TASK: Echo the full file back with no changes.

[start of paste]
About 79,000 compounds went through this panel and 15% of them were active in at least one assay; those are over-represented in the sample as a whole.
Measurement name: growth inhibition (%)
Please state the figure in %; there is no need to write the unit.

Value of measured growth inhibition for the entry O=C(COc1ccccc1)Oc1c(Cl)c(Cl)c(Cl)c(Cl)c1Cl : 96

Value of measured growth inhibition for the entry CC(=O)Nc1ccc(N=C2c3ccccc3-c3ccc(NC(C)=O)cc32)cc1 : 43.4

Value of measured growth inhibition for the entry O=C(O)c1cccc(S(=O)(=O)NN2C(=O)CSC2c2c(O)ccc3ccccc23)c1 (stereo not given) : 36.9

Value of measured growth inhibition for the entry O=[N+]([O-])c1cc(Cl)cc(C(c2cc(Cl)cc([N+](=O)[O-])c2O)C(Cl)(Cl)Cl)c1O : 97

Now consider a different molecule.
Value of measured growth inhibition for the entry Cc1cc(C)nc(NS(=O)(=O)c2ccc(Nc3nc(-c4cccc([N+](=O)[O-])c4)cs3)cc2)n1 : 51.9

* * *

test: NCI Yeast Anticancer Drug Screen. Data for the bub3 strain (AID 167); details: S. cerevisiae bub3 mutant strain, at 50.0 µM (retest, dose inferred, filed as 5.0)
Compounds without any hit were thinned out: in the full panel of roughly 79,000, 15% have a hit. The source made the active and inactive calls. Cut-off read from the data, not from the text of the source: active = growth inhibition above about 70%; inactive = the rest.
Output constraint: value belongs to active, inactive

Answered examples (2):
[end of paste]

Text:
About 79,000 compounds went through this panel and 15% of them were active in at least one assay; those are over-represented in the sample as a whole.
Measurement name: growth inhibition (%)
Please state the figure in %; there is no need to write the unit.

Value of measured growth inhibition for the entry O=C(COc1ccccc1)Oc1c(Cl)c(Cl)c(Cl)c(Cl)c1Cl : 96

Value of measured growth inhibition for the entry CC(=O)Nc1ccc(N=C2c3ccccc3-c3ccc(NC(C)=O)cc32)cc1 : 43.4

Value of measured growth inhibition for the entry O=C(O)c1cccc(S(=O)(=O)NN2C(=O)CSC2c2c(O)ccc3ccccc23)c1 (stereo not given) : 36.9

Value of measured growth inhibition for the entry O=[N+]([O-])c1cc(Cl)cc(C(c2cc(Cl)cc([N+](=O)[O-])c2O)C(Cl)(Cl)Cl)c1O : 97

Now consider a different molecule.
Value of measured growth inhibition for the entry Cc1cc(C)nc(NS(=O)(=O)c2ccc(Nc3nc(-c4cccc([N+](=O)[O-])c4)cs3)cc2)n1 : 51.9

* * *

test: NCI Yeast Anticancer Drug Screen. Data for the bub3 strain (AID 167); details: S. cerevisiae bub3 mutant strain, at 50.0 µM (retest, dose inferred, filed as 5.0)
Compounds without any hit were thinned out: in the full panel of roughly 79,000, 15% have a hit. The source made the active and inactive calls. Cut-off read from the data, not from the text of the source: active = growth inhibition above about 70%; inactive = the rest.
Output constraint: value belongs to active, inactive

Answered examples (2):